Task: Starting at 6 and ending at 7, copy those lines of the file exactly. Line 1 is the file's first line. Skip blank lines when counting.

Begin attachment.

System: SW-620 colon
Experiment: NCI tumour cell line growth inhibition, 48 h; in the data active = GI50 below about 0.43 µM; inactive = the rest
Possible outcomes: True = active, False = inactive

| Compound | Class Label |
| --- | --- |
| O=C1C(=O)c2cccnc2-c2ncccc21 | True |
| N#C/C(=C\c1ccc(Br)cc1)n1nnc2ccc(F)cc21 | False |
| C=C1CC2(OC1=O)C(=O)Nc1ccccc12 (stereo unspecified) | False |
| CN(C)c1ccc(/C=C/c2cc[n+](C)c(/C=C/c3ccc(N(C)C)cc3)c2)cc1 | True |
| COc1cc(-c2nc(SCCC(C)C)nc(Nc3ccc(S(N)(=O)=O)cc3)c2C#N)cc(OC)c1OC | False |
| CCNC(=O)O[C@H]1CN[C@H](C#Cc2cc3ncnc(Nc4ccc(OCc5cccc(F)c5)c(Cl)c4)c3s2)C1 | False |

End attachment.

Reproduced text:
| O=C1C(=O)c2cccnc2-c2ncccc21 | True |
| N#C/C(=C\c1ccc(Br)cc1)n1nnc2ccc(F)cc21 | False |